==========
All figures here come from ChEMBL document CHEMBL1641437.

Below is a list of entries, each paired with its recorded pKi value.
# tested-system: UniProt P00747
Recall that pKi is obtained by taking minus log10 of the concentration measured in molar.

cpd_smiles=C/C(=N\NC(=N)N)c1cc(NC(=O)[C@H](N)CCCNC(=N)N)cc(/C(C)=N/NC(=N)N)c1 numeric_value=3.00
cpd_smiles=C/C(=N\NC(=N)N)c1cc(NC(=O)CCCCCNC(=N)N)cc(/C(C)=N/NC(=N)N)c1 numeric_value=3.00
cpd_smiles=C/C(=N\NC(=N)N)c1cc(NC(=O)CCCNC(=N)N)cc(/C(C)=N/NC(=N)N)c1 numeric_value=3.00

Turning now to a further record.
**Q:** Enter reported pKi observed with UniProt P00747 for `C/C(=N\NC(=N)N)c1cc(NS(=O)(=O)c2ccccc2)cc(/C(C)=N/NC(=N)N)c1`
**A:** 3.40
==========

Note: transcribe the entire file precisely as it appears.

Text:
All figures here come from ChEMBL document CHEMBL1641437.

Below is a list of entries, each paired with its recorded pKi value.
# tested-system: UniProt P00747
Recall that pKi is obtained by taking minus log10 of the concentration measured in molar.

cpd_smiles=C/C(=N\NC(=N)N)c1cc(NC(=O)[C@H](N)CCCNC(=N)N)cc(/C(C)=N/NC(=N)N)c1 numeric_value=3.00
cpd_smiles=C/C(=N\NC(=N)N)c1cc(NC(=O)CCCCCNC(=N)N)cc(/C(C)=N/NC(=N)N)c1 numeric_value=3.00
cpd_smiles=C/C(=N\NC(=N)N)c1cc(NC(=O)CCCNC(=N)N)cc(/C(C)=N/NC(=N)N)c1 numeric_value=3.00

Turning now to a further record.
**Q:** Enter reported pKi observed with UniProt P00747 for `C/C(=N\NC(=N)N)c1cc(NS(=O)(=O)c2ccccc2)cc(/C(C)=N/NC(=N)N)c1`
**A:** 3.40